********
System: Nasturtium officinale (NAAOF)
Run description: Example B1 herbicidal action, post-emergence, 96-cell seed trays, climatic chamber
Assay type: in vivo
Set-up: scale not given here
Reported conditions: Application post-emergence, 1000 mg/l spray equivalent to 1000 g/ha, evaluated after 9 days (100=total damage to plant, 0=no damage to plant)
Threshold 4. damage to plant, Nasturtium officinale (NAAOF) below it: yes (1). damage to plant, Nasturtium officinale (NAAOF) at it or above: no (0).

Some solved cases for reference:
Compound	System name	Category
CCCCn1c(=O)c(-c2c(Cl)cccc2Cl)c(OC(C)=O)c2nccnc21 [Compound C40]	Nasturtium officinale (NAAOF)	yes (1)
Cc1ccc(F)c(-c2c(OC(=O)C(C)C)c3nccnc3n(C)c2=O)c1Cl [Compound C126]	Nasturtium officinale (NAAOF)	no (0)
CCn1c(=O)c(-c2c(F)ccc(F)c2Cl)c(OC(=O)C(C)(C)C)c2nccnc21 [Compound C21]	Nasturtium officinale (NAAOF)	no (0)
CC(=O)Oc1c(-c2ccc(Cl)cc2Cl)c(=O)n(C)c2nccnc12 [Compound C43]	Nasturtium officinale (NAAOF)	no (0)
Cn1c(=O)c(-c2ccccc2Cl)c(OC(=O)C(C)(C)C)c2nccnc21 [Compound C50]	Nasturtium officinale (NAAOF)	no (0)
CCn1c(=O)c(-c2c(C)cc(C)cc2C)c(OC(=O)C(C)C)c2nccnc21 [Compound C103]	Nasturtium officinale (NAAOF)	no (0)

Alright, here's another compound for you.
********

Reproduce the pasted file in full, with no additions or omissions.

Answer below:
System: Nasturtium officinale (NAAOF)
Run description: Example B1 herbicidal action, post-emergence, 96-cell seed trays, climatic chamber
Assay type: in vivo
Set-up: scale not given here
Reported conditions: Application post-emergence, 1000 mg/l spray equivalent to 1000 g/ha, evaluated after 9 days (100=total damage to plant, 0=no damage to plant)
Threshold 4. damage to plant, Nasturtium officinale (NAAOF) below it: yes (1). damage to plant, Nasturtium officinale (NAAOF) at it or above: no (0).

Some solved cases for reference:
Compound	System name	Category
CCCCn1c(=O)c(-c2c(Cl)cccc2Cl)c(OC(C)=O)c2nccnc21 [Compound C40]	Nasturtium officinale (NAAOF)	yes (1)
Cc1ccc(F)c(-c2c(OC(=O)C(C)C)c3nccnc3n(C)c2=O)c1Cl [Compound C126]	Nasturtium officinale (NAAOF)	no (0)
CCn1c(=O)c(-c2c(F)ccc(F)c2Cl)c(OC(=O)C(C)(C)C)c2nccnc21 [Compound C21]	Nasturtium officinale (NAAOF)	no (0)
CC(=O)Oc1c(-c2ccc(Cl)cc2Cl)c(=O)n(C)c2nccnc12 [Compound C43]	Nasturtium officinale (NAAOF)	no (0)
Cn1c(=O)c(-c2ccccc2Cl)c(OC(=O)C(C)(C)C)c2nccnc21 [Compound C50]	Nasturtium officinale (NAAOF)	no (0)
CCn1c(=O)c(-c2c(C)cc(C)cc2C)c(OC(=O)C(C)C)c2nccnc21 [Compound C103]	Nasturtium officinale (NAAOF)	no (0)

Alright, here's another compound for you.